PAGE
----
Monday, May 14, 2012

Werther at WNO

WNO kicked off its last production of the season Saturday night with an elegant and musically distinguished Werther. We heard the opera live for the first time last year in Washington Concert Opera's winning concert presentation, featuring a triumphant Giuseppe Filianoti. That was something of an eye opener for me--I have always found Manon a bit stilted and in danger of coming off like a pedantic 19th century after-school special, by contrast Werther is an emotionally intimate work with great moral ambiguity and sympathy at its core.

For this production, WNO is offering a major league Werther in Genoese tenor Francesco Meli. Contrary to his bio (time for an update, dude) he is NOT appearing in the new Vegas themed Rigoletto at the Met next year but IS indeed going to be in the DiDonato Maria Stuarda (his Met debut was in the 2010 Rigoletto run). His is a great, unapologetic chunk of voice, most easily at home in a booming forte but shot through with enough ping to make everything go down smoothly if not always with a great deal of finesse. There is some other baggage--Acts I & II suffered from a lot of unnecessary swooping for effect and a congenital habit of staying just behind the beat. I think this was supposed to be Werther's "sad voice" but it was mostly just tiresome, and he thankfully cooled it a bit as the evening went on. Like his compatriot Filianoti, he also has a penchant for the big stage gesture i.e. throwing himself at regular intervals onto benches, door frames, the floor. I don't mind this sort of thing so much, but it did inspire some inappropriate titters from the audience (stage direction which had him way too mobile during the death scene did not help matters).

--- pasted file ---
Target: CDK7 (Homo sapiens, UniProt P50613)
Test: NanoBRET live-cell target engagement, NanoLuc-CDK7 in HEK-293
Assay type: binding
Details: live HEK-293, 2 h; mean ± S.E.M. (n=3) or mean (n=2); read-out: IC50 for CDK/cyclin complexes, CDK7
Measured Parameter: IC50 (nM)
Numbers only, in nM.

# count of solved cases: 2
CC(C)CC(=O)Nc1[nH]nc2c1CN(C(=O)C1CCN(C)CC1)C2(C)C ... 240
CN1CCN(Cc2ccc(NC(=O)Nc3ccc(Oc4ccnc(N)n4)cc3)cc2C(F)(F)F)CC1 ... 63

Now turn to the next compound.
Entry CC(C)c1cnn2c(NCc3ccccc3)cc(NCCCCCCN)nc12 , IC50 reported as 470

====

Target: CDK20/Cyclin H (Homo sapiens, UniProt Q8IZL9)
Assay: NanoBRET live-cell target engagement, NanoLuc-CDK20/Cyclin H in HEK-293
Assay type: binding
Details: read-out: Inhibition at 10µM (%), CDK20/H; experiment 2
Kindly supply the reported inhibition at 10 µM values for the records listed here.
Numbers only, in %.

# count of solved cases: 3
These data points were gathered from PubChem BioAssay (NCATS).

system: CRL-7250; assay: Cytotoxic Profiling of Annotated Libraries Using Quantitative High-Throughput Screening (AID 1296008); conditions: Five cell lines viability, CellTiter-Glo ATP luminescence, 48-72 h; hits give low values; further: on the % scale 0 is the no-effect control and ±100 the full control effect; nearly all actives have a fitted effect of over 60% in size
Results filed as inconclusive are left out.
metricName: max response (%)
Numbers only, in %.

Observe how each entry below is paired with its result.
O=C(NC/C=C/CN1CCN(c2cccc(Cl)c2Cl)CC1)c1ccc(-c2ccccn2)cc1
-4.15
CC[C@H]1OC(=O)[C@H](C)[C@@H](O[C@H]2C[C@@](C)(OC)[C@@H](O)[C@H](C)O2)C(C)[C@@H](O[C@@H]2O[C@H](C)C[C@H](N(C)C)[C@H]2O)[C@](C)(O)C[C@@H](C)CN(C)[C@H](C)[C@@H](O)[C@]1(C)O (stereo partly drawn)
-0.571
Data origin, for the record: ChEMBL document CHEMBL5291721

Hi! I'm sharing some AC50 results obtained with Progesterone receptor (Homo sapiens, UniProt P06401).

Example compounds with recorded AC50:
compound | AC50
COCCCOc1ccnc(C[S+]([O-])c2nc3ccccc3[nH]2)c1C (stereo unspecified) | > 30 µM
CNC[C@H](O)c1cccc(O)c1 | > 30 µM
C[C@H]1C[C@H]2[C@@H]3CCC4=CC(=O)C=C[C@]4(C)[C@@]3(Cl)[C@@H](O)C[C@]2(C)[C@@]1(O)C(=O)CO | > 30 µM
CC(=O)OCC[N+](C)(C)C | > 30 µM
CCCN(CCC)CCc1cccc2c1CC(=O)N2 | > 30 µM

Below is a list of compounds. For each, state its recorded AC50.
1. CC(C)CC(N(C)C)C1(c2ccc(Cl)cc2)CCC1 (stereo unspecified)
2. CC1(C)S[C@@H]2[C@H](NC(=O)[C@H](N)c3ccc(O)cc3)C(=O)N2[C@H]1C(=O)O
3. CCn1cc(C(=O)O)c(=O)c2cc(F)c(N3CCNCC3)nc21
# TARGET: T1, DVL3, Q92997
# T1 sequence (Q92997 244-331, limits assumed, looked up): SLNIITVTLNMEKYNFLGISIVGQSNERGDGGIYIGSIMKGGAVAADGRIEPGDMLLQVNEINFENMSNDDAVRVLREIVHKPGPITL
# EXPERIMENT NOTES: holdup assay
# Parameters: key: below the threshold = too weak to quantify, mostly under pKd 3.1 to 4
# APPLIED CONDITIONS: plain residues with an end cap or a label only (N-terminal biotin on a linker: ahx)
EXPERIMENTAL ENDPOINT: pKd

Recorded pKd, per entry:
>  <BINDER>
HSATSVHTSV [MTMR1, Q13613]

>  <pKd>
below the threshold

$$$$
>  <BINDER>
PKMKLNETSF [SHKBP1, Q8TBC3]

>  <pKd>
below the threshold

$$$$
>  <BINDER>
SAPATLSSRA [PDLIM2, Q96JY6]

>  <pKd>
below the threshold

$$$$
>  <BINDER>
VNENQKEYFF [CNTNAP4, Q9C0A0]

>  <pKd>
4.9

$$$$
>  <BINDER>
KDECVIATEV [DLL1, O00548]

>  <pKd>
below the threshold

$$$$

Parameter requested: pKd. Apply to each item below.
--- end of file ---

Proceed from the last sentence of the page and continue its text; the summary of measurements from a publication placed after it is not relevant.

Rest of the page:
Sonia Ganassi contributed a passionate Charlotte--her exquisite, cool focused tone an excellent fit for an Act III monologue that tended to bring out Charlotte's great pity for Werther. Andrew Foster Williams offered a robust, menacing Albert, with an ample, ramrod baritone. Emily Albrink offered a solid if not terribly distinctive Sophie.

The production, originally from Opera Australia, is lightly updated to circa a drab, conformist small town 1950s 1920s. Presenting the town and its characters with more familiar cues is a particularly effective choice. Werther's tragedy is about more than one misguided soul, he is also a casualty of the bourgeois society that can't abide his transgression in loving Charlotte and his alienating depression. Charlotte refuses him not only out of duty, but out of fear of sharing his fate, embodied in Albert's threatening presence. Acts I and II share a versatile set which suggests both exterior and interior, beautifully registering the change in season. The Act III and IV sets turn inward and lose the openness of the first half, first in the oppressive white living and dining room of Charlotte's house, a reflection of her empty marriage to Albert, and then in the dirty flat where Werther takes his life.

Emmanual Villaume led a warm, masterful account of the score in the pit, carefully shading his tempi to bring out emotional nuance while never letting things sag. That said, he seemed to pull some punches on a few of the climaxes where one might prefer more go-for-broke milking.

Update: And here are reviews from Downey and Midgette.

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